Outback Graves Markers

Hilding ABERG (more)

Cause of Death: Mining Accident - Explosion of Dynamite

Alias Joseph Berry.

The deceased was employed on the mine and had charge of a shift. At the inquest, Patrick Dineen deposed that he was a miner working at the No. 2 level in the Vivien Gold Mine and was in the north drive when the accident to Joseph Berry occurred. He and Berry were lighting two holes. "He lit one and it spit and I lit one but it went out again. I went back to light it again and it went out a second time. Berry then went back to spit it and was there till he was shot. I told him twice to come away, that he was stopping there too long. I rang the accident signal and went back to do all I could for Berry. It is not often that a fuse has to be re-lit. I had been working with deceased for about a fortnight and consider he was a very careful man. He was conscious when I first saw him after the accident, and he said the pain was awful and he reckoned he was settled. He was a practical miner and I consider he knew his business."

Richard Russell Frost, Acting District Medical Officer, said that on arrival he saw Joseph Berry and found him suffering from a compound fracture of the right thigh bone and a number of wounds in different parts of the body. He died an hour and a half after his arrival on the mine. In his opinion, the deceased died of shock and haemorrhage.

George Munro, a mine worker at the Vivien, helped the deceased out of the skip after the accident and said that the deceased told him it was his own fault, that he had waited too long.

William Deeble, Inspector of Mines, considered the accident was due to the deceased going back to the charge.

The jury returned a verdict that Hilding Aberg came to his death by an explosion of gelignite at the Vivien Mine, caused through inattention on the part of deceased to the Mines Regulation Act ... and that no blame was attachable to the Management.

The deceased is buried in Plot 17, Section D, Lawlers Cemetery.

Male ALLANAH (more)

Cause of Death: Unknown

Deceased lived in South Australia for 3 years before moving to Western Australia. In October 1906, Allanah was fined $2, in default of which there would be two months' hard labour, for cruelty to camels by working them and putting saddles on them when they had sore backs. Apparently one camel in particular had sores on its back which were discharging pus, were full of maggots, and a very offensive odour came from them. The sores were about 6 inches across and a man could put the whole of his hand in the openings. He is buried in Plot 47, Section D of the Lawlers Cemetery.

Pietro ANDREOLI (more)

Cause of Death: Mining Accident - broken back

The deceased was one of three men who were killed in a fall of a cage down a mine shaft at Waroonga Gold Mine, six miles from Lawlers. The men got onto the cage at one of the lower levels and the signal to hoist was obeyed. It is believed that when the cage was nearing Level 1, one of the men, Pietro Andreoli, leaned too far out and was caught, then pushed into his companions with the result that the other two men, Vincenzo Cattaneo and Owen Owens, were knocked off the cage. The lifeless body of Andreoli was brought to the surface still in the cage but Cattaneo and Owens fell to the bottom of the shaft, a distance of 400-500 feet. Cattaneo and Owens, were hurled from side to side of the shaft in their descent, and were literally smashed to pieces. It was later determined that Andreoli leaned one of his shoulders too far over the side, and was caught either by a cap piece or some other timber of a set, with the result that he was precipitated against his two companions, who were knocked off the cage. Andreoli's body was hanging out of the cage face upwards, and his legs in the cage. He was dead then and was taken to the surface. The verdict of the inquiry was "That Peter Andreoli, Owen Owens, and Vince Cattaneo, on the 3rd day of April, 1907, came to their deaths in the shaft of the Waroonga Gold Mine by Peter Andreoli accidentally striking against a set while the cage was being hoisted, thereby causing Owen Owens and Vince Cattaneo to fall also, they being killed by falling down the shaft and that no blame is attached to anyone. The jury added a rider to the effect that for the safety of men travelling in shafts all cages should hare a guard rail or centre bar. He is buried in Plot 9, Section A of Lawlers Cemetery.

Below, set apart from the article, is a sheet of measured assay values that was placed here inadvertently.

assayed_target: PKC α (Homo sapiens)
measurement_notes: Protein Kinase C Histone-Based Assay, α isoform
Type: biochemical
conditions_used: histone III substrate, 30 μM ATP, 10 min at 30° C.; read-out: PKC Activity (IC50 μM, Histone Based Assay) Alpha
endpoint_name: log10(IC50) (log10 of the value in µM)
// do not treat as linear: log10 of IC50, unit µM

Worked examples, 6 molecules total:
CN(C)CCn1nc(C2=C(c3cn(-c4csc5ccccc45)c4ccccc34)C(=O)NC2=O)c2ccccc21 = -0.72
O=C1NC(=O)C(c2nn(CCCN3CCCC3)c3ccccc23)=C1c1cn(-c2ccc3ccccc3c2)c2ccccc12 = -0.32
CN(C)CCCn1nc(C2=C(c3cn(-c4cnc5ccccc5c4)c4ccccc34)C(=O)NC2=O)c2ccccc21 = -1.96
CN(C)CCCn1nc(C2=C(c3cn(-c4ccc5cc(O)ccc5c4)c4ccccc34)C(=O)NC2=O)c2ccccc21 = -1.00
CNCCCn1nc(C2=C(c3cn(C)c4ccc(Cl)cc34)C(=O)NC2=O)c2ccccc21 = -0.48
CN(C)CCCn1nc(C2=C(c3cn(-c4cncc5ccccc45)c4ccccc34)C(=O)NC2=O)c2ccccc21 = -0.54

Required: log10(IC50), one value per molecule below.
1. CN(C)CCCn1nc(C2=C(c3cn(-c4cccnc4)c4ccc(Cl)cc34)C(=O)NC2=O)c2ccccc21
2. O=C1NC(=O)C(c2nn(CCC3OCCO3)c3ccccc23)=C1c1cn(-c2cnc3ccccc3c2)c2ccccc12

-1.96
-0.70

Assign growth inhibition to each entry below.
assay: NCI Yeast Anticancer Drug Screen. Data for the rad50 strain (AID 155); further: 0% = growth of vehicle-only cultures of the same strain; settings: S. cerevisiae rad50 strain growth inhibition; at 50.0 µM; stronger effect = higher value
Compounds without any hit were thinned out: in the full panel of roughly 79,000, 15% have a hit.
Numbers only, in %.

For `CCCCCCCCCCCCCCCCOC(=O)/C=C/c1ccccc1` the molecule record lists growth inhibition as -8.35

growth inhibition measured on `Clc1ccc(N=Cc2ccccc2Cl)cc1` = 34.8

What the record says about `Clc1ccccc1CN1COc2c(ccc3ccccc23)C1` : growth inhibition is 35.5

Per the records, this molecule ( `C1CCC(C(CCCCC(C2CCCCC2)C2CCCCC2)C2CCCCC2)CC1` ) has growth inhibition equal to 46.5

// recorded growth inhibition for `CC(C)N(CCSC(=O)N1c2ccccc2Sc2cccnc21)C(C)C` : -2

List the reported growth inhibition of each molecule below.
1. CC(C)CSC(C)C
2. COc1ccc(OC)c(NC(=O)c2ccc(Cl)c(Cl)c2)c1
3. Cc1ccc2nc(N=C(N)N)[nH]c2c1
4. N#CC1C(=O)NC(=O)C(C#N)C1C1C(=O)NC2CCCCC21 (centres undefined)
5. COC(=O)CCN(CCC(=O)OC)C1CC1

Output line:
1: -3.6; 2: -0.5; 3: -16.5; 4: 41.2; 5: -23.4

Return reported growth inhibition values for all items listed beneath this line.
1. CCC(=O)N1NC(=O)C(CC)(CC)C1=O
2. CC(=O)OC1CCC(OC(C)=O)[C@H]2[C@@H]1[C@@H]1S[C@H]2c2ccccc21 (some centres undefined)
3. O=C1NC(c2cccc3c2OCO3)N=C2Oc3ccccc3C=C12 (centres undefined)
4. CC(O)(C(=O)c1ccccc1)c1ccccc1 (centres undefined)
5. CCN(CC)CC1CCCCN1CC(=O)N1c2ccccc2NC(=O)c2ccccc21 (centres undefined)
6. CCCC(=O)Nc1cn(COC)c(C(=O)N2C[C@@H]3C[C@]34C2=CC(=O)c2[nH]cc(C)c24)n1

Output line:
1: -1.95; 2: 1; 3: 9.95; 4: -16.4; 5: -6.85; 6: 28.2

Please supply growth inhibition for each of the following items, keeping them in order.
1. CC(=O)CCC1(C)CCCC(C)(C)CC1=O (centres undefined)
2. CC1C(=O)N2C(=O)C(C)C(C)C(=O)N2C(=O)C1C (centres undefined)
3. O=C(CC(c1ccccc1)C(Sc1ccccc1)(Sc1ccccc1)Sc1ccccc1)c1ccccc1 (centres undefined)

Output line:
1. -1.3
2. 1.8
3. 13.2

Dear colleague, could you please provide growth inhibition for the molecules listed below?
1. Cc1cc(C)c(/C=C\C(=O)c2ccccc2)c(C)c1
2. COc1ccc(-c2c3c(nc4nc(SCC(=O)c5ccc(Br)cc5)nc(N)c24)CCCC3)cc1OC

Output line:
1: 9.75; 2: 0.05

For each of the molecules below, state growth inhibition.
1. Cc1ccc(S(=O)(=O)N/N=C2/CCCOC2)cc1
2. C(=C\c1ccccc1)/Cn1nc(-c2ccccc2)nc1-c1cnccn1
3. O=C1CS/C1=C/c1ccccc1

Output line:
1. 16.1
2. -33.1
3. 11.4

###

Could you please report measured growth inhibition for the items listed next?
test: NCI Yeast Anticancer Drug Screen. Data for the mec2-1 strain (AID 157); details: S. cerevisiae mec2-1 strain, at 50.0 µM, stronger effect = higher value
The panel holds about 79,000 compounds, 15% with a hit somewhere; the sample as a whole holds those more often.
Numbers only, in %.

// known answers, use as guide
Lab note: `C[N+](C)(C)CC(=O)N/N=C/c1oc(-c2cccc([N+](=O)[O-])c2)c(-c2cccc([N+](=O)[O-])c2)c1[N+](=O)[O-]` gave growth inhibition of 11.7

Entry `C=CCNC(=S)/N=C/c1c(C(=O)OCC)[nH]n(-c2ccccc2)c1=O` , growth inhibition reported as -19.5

Alfred ANDREWS (more)

Cause of Death: Suicide by Explosion

Possibly also known as Frank Andrews, who was employed on the Waroonga Gold Mine when he blew his head off on 11 July with a plug of dynamite. He was found in his camp on 12 July by Mr. May H. Smith. There was no evidence to show any reason for such an act. There is no proof that this Frank Andrews is indeed the Alfred Andrews listed in this file.

Joseph Henry BAKER (more)

Cause of Death: Apoplexy / Paralysis

Deceased spent 42 years in South Australia before moving to Western Australia. Shortly after their marriage, Mr and Mrs Baker spent two years at Nelshebie Reservoir, and later moved to Franklin Harbour, where Mr. Baker allied farming with his trade of blacksmith and wheelwright. The couple had nine children, registered in Clare, Frome and Flinders districts in South Australia, with 7 surviving. His widow died at Streaky Bay, South Australia, in 1942, aged 87 years. Three of their children survived her and two sons were killed in the First World War. Mr. Baker had, for some time prior to his death, been in poor health. After suffering a stroke, we was conveyed to Lawlers Hospital where he lingered on in a semi-conscious condition until his death. He was one of the old identities of the district. The burial record of Joseph Henry Baker has death caused by heart disease. He is buried in Plot 18, Section B at Lawlers Cemetery.

Olive Vivien BARRATT (more)

Cause of Death: Chronic Indigestion, Marasmus